Episode 80: The Last Temptation of Christ

5 Mar


In this episode, Tyler and Josh discuss Martin Scorsese’s controversial film The Last Temptation of Christ.

00:00:44- Intro, The Walking Dead, MTOL Store
00:05:10- The Last Temptation of Christ; controversy, plot, acting
01:07:50- Musical excerpt from the film
01:12:20- The end of the film
01:39:00- Who is Jesus?
01:50:22- Episode wrap-up, more music from the film

3 Responses to “Episode 80: The Last Temptation of Christ”

  1. Bob K March 5, 2013 at 7:18 pm #

    Great show as always. Very thought-provoking and celebratory of both Christ and cinema. As proof, here are some thoughts that were provoked:

    Firstly, you’ve probably looked this up by now but the story with the hanging is “Occurrence At Owl Creek Bridge” by Ambrose Bierce, which has been adapted several times, most famously on _Alfred Hitchcock Presents_, and is considered seminal to a lot of movies that it would be a spoiler to list.

    Second, a big question I think of when I see an “Owl Creek” story is “How much does this experience matter?” The rope is going to pull taught regardless of what the hanged man does, after all. In _Last Temptation_, however, there’s not only the fact that he could walk off the cross at any point (which this film illustrates so vividly), there’s also the metaphysical point that if God has a dream, is that less real then our reality? When Willem-Jesus changes his mind on his death bed, is he really just changing his mind back on the cross or is he actually re-writing the whole story? In which case the Paul we see isn’t just a supposition, he’s a real man who plants a seed of doubt (or is it faith?) that literally changes the world. I don’t think there’s an answer to that, but I think the question is there.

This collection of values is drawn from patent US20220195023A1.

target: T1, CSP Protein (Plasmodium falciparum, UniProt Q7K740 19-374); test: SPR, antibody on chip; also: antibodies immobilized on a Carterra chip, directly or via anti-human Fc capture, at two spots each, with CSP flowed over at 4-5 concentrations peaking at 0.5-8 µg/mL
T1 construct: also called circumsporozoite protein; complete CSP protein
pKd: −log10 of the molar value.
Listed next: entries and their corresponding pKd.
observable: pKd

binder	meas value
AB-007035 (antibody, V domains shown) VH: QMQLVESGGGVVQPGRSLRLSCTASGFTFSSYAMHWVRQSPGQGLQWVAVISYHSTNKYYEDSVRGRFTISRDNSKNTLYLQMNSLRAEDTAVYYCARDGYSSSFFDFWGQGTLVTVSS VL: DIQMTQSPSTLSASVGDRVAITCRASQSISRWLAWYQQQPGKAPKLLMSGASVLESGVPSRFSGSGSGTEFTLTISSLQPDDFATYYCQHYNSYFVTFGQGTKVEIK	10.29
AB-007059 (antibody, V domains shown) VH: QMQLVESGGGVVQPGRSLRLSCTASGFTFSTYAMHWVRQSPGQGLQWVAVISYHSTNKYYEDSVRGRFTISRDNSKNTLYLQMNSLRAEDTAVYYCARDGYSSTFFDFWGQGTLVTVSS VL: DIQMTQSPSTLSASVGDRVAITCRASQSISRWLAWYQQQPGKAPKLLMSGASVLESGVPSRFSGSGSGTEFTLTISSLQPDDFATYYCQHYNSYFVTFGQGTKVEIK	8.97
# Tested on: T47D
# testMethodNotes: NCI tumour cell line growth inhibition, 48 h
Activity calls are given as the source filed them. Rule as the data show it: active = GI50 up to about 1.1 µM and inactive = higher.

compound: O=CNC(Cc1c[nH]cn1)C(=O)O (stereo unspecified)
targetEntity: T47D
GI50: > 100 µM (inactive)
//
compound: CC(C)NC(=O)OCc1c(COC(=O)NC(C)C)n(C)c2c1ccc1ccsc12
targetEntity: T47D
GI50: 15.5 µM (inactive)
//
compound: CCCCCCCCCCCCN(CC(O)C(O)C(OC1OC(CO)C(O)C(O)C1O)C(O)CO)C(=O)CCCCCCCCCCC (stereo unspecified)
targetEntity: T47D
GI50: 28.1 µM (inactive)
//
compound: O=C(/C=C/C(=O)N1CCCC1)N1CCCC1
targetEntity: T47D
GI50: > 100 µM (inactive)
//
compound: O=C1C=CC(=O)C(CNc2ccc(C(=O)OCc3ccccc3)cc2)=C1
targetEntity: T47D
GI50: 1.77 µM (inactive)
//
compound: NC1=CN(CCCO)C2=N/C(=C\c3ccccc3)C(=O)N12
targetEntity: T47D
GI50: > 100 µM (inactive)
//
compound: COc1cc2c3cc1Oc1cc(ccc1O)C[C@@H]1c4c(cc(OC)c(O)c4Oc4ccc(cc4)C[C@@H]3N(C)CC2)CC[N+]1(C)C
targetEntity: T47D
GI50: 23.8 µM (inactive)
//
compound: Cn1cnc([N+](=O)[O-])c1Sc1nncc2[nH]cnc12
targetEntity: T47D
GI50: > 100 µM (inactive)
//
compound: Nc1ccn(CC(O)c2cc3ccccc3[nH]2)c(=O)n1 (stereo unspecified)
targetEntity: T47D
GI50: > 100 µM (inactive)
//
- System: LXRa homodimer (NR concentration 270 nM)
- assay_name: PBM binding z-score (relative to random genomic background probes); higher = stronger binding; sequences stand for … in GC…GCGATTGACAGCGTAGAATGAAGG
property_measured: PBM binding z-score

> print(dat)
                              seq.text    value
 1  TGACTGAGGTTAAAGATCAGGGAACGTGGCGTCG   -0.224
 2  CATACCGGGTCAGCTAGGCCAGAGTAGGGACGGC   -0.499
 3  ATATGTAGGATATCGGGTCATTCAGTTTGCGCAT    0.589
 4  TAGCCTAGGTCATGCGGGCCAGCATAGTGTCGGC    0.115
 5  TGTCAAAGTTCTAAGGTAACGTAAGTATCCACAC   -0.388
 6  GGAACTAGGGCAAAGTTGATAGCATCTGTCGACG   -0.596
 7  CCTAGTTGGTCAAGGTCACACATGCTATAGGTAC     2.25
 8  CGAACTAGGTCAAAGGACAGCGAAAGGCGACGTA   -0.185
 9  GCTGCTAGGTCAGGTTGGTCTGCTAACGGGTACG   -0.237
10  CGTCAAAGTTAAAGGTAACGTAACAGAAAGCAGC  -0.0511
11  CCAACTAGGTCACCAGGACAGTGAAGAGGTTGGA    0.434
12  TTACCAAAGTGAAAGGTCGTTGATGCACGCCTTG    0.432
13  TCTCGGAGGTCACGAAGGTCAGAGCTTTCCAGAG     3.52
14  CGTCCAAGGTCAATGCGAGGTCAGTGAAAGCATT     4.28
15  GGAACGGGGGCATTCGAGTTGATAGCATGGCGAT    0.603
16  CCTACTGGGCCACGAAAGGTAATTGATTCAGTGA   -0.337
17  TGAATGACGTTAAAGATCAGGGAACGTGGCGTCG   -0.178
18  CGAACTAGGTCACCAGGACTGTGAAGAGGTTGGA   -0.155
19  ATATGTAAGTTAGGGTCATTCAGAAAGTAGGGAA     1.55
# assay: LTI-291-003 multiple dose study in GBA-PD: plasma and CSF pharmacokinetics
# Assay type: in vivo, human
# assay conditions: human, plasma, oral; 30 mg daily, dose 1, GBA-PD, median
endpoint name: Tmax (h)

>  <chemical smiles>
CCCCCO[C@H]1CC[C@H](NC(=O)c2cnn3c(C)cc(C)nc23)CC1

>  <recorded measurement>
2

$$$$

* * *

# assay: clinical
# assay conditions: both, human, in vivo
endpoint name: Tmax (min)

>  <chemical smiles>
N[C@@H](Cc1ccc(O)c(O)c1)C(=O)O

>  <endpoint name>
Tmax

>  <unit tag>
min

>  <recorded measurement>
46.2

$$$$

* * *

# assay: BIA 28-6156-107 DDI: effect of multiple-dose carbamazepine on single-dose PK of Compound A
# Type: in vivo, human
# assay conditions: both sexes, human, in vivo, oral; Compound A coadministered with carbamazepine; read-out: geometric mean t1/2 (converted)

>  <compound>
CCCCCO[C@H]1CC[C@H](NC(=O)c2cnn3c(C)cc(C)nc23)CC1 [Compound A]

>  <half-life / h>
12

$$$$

Third, I can’t think of that section of _Last Temptation_ anymore without thinking of _Donnie Darko_. Just a fact.

    Fourth, and this one is less related, I love how the “angel devil” illustrates that, once you start accepting convenient logical arguments without properly examining them, you can stray further and further from yourself, as Willem-Jesus does when he starts sleeping with his wife’s sister. If anyone’s wife or partner suspects them of adultery in their heart, I strongly suggest trying out the “There are not many women…there is one woman, with many faces” line if you’d like to get a truly righteous punch in the face.

    Last, I need to see the film again to be sure, but I think that the city which is burning is Jerusalem, as it did historically about that time. This by the way is described excellently in the fascinating book _Rome Vs. Jerusalem_, which explores how the antipathy of pagan Rome for the Jews was replaced by an opposite but strangely equal one on the part of Papal Rome.

    That’s it. Found myself agreeing with you guys more than usual. Though I think, whatever else you say about Keitel’s performance, that wig was an enormous mistake.

  2. Nathan Johnson March 8, 2013 at 11:38 am #

    “I think my faith is strong enough to withstand some sacrilege.”